Poetry by Alexander Stinton

Somewhere On The Eastern Shore

Last light collects across the creek
and there like jadeite or in a dream
it grows in evergreen hollows.
The water carries a softening music.

Somewhere, someone’s lit a fire,
the wet smell of hearth opens to the sky,
and farther off a loud door
shuts, settles.

Who knew we’d never go West?
That the veins down this neck of the woods
would keep us?  I imagine
our primeval pioneer (ear

to the ground, finger finding windward)
like an auger in the heart of things. He must
have gazed on collapsed light
and place creeping both inward and away.

Tides shift, yes, but come morning
I’ll see jets trail a railway for the sun,
the whole country asleep
knowing its station is fixed, if forgotten,

necessary as the split-second silence
between some and where.



The sky more a spleen
over the horizon.

Today, an earthquake, but I
––we––driving slowly
down tar-chip roads,

heard only the workings of
wheels and gears,
saw only one field’s givings

give in to the next. “The land moved,
but they did not,” said someone.
Else, elsewhere.

“Red sky at night . . . ,” we say,
cupping our hands
as to catch

the broken yolk. Open
water flickers
with lights from crusty watermen bars

and citronella candles lit in vigil
around waterfront
swimming pools.

To pronounce the world phonetically,
I think, but to disturb
the dumb ritual of a moorhen

(a thing rare as an earthquake in these parts)
and her “feathered balls of soot”
before bedtime

might untangle some intricate webbing
beneath our feet.
Drown us all.


At High Tide

“Eureka!”––Archimedes, stepping into his bath.

The creek broadens, sweeping
shoreline into self.

It reads barnacles lined on reeds
like braille, incanting

the solidness with a saline tongue.
High priestess, reader of scrolls.

A blind mother searching
for her litter of brilliances

––the shore, the stone, the reed,
toothy alder rooted

riverside. She is all
womb, throat,

a metastasizing medicine. And the land
cannot swallow

but be swallowed. Call it
communion, revelation,

what solidity will reply
when her liquid larynx lets loose?


A Lore

The old timers had river-mouths.  Divining
an oyster’s origin took only as much

as tasting the thing: a thick smack of salt
meant it was taken from the Tred Avon . . .

Or was it the Miles?  Or did the Miles
have a marshy musk—-mud and something appetizing?

O damn it all, dead men!
If I could eat your tongues, revive within me the unborn palate!



On the night God’s seed lay fresh
in the somewhat swanlike
egg beneath Mary’s navel,

who was it
rustling for a bite to eat,
unleavened bread, some dates?

Whose hand went unmoved but
hopeful on the belly
as the other tapped the keys

of his cell phone:
“You’ll never believe. . . .”
Stranger has happened.

Now see Joseph on the job, the roof
of some house he’s built.
His cup of nails rests, aloof
in the shade of a palm tree,

and he himself is standing
in the shade the sun’s carved out
of the universe, gazing west
to where hills go green with envy.



So what if the absolute opposite
of strawberry is not-strawberry?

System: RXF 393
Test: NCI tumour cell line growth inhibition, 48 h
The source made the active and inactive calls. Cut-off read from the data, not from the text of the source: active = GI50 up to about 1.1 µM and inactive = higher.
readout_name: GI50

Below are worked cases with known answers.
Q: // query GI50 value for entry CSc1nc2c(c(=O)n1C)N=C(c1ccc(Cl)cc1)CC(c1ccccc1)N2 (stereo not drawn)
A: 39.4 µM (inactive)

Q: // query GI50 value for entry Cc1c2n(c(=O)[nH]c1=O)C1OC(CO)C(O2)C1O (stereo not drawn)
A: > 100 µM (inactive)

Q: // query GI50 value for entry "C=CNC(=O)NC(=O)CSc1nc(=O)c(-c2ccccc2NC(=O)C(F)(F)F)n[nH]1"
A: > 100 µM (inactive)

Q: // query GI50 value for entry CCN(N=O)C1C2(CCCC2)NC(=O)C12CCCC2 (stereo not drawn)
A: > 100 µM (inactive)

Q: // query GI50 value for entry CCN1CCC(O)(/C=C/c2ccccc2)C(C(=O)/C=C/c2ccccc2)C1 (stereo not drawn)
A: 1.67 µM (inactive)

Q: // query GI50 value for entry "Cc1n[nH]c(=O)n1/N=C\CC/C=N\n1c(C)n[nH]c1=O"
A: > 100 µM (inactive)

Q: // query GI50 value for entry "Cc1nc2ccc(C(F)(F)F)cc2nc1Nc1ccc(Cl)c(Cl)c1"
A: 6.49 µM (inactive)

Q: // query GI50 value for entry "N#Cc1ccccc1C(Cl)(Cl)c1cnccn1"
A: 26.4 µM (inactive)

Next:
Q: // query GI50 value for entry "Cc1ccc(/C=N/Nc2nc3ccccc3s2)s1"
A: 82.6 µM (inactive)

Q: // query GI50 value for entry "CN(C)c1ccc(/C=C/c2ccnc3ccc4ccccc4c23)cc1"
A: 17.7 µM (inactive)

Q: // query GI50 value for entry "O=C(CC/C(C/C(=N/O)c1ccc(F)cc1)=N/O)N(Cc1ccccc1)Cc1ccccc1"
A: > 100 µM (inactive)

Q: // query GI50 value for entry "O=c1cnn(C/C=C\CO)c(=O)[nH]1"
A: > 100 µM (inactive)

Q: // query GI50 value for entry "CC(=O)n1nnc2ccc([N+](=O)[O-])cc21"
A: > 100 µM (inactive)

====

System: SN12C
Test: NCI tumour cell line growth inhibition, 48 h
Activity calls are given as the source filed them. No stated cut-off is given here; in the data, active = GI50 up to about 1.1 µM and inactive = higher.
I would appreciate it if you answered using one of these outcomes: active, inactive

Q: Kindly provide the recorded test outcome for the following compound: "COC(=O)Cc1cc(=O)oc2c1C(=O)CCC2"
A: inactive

I’m inclined to say ash.

But now I’m wondering why
the way we so often get at a thing
is by getting at what it’s not,

how, you insisted, I shouldn’t mistake
this glass for champagne.
How I didn’t eat that strawberry you lowered to my lips.

You left without even an hasta nunca.
I was checking my matchbook for matches.



So be it if, given the rings around my double helix,
I’m prone to start a scene or two, the center
of a field where people gather to see the tree
mutated around power lines cured.

Or to disjoin some siamese twin-oaks.
To cut the timber that builds your house.
I’ve already run the gypsy-moth out of town.
Property value’s up.  The streets are safe.

So, so be it if the only draft card I ever burn
is my grandfather’s, the one giving his occupation
as “Tree surgeon.”  So be it if all I inherit

is the remnants of his daughter’s dowry,
the family business given my father. So be it if
I die on a square acre bereft of any shade.


What Became of Josef?

I can hear my father pacing the room above.

Frau Schwartz sets before me wet eggs
and a glass of buttermilk.  She says thank you.

I can see his rolled shirtsleeves.
The sweat in his underarms.

And I imagine the sweaty hell that boy’s going through,
the fever-dream, calamities doubled

like siamese twins, the clamp light
beyond his eyelids an eclipse.

When I woke he was in his overcoat.

Mrs. Schwartz outstretched a pouch.
“It’s not much, Doctor, but please.  Doctor Menegele, please….”

In the station sunshine polished
each car in succession.

Father bought me a danish
from the midget at the stand

and I slept at his shoulder the whole way
and he carried me at his shoulder the whole way home.


The Robin

A robin so suddenly
I can’t explain how she got here
in her shawl and orange evening gown,
nor how readily she’s taken

to my company. Having deserted
my bride-to-be for the fresh air
off this post-sex cigarette,
I feel as if I’m now being put

to trial in which I must swear
a Roman oath in the presence of two witnesses.
Neither of which, how shall I say, is the robin

who’s moved on anyhow, quickly
as she came, to some other subterfuge,
her shawl trailing like an ellipsis.


Tree & River

Trees grow along a riverbank
and never know the river.  Even when a storm yanks

a few limbs for the tide to carry off,
I would hardly call it a standoff

at the intersection of 1st & Knowledge.
By “trees” I mean myself, how I’ve rooted near his bed

an hour now and have yet to understand
anything my grandfather’s tried to say.  His good hand

cups itself, wraps at his thigh.
Is it his voice or my ears washed away with the tide?